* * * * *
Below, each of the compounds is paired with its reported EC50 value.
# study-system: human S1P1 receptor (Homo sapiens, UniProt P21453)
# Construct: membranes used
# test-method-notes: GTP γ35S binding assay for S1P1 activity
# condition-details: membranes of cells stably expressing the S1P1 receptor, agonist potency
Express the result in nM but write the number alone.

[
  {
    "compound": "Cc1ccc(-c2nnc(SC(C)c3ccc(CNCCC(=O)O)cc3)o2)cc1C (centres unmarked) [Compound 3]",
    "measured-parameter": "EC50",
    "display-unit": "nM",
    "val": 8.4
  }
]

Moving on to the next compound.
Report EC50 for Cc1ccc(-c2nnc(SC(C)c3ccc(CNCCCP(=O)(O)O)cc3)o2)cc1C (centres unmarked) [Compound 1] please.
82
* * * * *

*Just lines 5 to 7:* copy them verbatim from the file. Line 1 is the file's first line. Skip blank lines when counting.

# condition-details: membranes of cells stably expressing the S1P1 receptor, agonist potency
Express the result in nM but write the number alone.

[